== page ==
Innovation | Moto Knee

John Tozzi


Form and function Hydraulic prosthetic components provide the tension and range of motion needed for intense physical activity, from skiing and snowmobiling to riding horses and dirt bikes.

Innovator Mike Schultz

Age 31

Founder of Pillager (Minn.)-based prosthetics company Biodapt and a professional racer

Market More amputees today expect “that you can return to a pretty functional, high level, because the technology is there to help you,” says prosthetics specialist Steve Fletcher.

Prototype Schultz’s first Moto Knee replaced the leg he lost in a 2008 competitive snowmobiling accident.

Cost The device sells for about $6,000. It doesn’t replace walking prostheses and generally isn’t covered by insurance.

Options Users can vary the knee’s level of resistance.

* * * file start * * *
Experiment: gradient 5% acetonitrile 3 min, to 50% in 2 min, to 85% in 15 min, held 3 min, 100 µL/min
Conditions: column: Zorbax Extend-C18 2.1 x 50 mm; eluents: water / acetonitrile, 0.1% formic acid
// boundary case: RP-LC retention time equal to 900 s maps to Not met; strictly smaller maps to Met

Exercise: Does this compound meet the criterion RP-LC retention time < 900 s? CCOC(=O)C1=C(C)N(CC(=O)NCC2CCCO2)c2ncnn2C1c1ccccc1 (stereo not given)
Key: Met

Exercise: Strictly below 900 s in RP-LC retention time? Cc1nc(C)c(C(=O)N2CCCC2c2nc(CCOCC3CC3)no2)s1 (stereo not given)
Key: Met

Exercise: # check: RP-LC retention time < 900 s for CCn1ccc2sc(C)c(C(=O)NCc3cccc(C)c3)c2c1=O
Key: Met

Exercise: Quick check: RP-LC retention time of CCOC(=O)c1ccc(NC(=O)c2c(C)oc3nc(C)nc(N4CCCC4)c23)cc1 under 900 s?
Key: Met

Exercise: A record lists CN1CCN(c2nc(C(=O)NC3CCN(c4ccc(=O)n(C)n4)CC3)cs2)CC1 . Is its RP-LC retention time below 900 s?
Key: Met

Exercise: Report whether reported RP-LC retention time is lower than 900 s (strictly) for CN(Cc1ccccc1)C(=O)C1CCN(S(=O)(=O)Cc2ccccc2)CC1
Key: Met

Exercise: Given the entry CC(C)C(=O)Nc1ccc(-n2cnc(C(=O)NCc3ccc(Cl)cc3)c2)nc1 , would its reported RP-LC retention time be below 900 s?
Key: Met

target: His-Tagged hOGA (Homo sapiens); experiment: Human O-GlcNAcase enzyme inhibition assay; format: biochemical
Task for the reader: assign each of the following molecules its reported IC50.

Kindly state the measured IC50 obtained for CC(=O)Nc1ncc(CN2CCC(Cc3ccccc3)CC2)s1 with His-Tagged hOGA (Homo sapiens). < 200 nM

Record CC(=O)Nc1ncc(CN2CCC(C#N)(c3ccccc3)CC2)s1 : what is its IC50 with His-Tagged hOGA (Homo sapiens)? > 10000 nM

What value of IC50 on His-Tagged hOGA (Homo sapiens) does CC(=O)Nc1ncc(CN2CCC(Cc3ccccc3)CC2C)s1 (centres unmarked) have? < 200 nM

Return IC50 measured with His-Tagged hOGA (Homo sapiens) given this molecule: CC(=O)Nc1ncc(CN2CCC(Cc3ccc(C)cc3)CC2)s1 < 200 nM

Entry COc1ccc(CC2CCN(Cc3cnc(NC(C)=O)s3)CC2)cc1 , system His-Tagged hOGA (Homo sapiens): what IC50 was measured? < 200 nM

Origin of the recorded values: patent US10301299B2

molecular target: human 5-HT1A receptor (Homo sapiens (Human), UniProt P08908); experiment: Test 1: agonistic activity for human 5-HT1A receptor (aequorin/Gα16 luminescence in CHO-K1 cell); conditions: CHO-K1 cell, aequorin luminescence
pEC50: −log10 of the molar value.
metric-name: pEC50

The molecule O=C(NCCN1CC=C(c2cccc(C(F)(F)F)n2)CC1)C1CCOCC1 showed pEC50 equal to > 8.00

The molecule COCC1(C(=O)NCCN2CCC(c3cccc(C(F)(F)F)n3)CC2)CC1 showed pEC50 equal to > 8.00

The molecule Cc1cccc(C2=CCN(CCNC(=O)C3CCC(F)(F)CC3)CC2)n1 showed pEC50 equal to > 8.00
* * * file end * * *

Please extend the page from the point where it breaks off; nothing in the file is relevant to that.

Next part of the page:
1. Range of motion Schultz’s linkage system provides resistance when Moto Knee is flexed as far as 135 degrees — the position of a leg squatting on a bike or snowmobile — vs. 80 degrees or 90 degrees for other artificial legs.

2. Tension With mountain-bike shocks adding resistance, the aluminum and steel leg keeps its mechanized muscles clenched for riding, rather than loose as when walking.

Next Steps

Biodapt has sold 75 Moto Knees so far, mostly to athletes and wounded veterans. Schultz is competing in a motocross race for amputees at the X Games this summer in Los Angeles. He plans to finish standing on the podium, but if he doesn’t, Moto Knee may be there anyway, he says: “Three competitors are going to be wearing our equipment.”


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